Although human interference and habitat destruction pose the greatest threats to the American birds of the Everglades, the Burmese Python comes in a close second. Not natural to the United States, the introduction of this foreign species has proved to be detrimental to Everglades National Park, constantly threatening the native plant and animal species that conservationists have worked diligently to protect.
The first documented appearance of a Burmese Python in the area was in the 1980s, and most likely occurred due to intentional or accidental release by someone keeping one as an exotic pet. Because the Everglades so closely resembles their natural habitat, this species of python has thrived here – unfortunate news for the mammals, birds, and lizards that have always called the Everglades home. The Burmese Python is such an effective predator, they have even been known to feed on alligators – the previous contender for the spot on the top of the Everglades food chain.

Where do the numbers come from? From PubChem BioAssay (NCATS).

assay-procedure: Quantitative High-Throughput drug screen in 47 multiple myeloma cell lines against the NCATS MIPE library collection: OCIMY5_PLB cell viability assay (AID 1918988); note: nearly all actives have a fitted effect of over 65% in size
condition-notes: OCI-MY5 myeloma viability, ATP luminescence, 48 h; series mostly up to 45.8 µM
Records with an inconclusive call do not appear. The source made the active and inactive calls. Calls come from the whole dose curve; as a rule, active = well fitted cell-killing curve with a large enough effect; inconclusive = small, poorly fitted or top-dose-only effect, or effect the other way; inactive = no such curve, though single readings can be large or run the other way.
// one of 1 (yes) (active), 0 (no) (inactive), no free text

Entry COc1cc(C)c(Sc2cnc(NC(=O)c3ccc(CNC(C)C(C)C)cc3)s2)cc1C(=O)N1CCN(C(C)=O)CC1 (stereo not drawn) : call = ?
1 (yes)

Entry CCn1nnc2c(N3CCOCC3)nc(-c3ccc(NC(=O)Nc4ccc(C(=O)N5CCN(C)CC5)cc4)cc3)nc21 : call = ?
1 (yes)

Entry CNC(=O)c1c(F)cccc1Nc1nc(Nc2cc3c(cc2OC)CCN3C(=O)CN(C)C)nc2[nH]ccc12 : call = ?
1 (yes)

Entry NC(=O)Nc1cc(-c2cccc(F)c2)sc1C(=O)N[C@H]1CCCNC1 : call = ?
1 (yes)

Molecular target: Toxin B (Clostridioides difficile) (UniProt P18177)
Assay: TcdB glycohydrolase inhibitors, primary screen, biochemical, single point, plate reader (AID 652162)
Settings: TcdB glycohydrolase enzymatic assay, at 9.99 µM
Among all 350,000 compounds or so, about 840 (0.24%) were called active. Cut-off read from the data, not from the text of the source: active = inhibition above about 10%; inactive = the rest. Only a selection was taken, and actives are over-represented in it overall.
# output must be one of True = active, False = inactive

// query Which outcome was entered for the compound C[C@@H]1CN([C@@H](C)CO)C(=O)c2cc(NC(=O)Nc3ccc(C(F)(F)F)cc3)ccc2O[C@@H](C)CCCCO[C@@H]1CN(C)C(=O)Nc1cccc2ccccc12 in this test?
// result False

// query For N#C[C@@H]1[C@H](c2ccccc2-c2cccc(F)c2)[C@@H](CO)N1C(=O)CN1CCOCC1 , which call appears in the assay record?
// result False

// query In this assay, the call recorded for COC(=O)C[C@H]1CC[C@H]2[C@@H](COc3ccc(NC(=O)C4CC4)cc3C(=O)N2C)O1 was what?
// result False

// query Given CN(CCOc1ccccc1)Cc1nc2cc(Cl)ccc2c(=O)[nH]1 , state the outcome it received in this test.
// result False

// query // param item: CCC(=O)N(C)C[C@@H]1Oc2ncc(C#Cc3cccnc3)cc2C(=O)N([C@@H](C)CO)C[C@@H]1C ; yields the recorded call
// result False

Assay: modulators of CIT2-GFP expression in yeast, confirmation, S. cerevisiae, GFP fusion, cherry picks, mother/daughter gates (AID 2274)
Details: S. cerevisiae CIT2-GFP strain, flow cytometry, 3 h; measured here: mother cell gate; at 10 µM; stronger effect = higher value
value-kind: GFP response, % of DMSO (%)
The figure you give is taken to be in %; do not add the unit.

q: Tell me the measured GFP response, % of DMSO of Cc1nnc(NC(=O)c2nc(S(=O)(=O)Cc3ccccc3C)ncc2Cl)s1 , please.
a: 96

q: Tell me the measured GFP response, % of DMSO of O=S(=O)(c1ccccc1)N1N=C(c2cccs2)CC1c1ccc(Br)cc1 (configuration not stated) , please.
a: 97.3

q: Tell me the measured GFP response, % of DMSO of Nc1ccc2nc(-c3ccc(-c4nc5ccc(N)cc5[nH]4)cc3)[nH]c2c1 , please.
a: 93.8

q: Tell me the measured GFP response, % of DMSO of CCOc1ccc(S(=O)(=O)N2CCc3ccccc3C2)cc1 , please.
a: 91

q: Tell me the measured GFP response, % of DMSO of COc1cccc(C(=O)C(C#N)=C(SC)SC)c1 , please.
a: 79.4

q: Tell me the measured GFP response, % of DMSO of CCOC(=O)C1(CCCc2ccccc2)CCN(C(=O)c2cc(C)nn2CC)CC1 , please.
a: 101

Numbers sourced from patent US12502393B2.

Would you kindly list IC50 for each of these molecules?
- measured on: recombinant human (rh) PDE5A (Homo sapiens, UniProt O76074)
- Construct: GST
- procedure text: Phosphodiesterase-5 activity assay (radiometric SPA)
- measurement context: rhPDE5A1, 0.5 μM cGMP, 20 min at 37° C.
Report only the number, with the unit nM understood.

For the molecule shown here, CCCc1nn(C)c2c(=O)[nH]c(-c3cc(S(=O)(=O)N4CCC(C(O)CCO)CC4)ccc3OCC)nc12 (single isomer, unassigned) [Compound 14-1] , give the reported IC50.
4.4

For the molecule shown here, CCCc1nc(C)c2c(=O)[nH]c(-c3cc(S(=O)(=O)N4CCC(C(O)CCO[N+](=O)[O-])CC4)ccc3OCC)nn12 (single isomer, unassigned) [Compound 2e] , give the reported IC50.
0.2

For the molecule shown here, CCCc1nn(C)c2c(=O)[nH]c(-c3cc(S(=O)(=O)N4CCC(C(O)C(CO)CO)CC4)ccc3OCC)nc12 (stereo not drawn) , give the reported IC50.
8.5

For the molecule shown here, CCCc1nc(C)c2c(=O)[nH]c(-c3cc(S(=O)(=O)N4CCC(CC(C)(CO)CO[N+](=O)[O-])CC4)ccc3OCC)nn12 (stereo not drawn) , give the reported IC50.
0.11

Complete eradication of the Burmese Python is now considered impossible, with some population estimates reaching over 100,000, and will mostly likely be a major concern in southern Florida for many years to come. The best thing that residents of and visitors to southern Florida can do is to educate themselves about this fragile eco-stystem. If everyone understands how their seemingly simple actions can often have great impacts on the environment and its inhabitants, than we can all work together to ensure that the Everglades provides a hospitable habitat to its flying residents for many years to come.
Often the best way to learn about the Everglades is through an Everglades National Park boat tour. The guides who run these Everglades City airboat tours are often the leading experts in the area, making education fun and something that the whole family can enjoy together.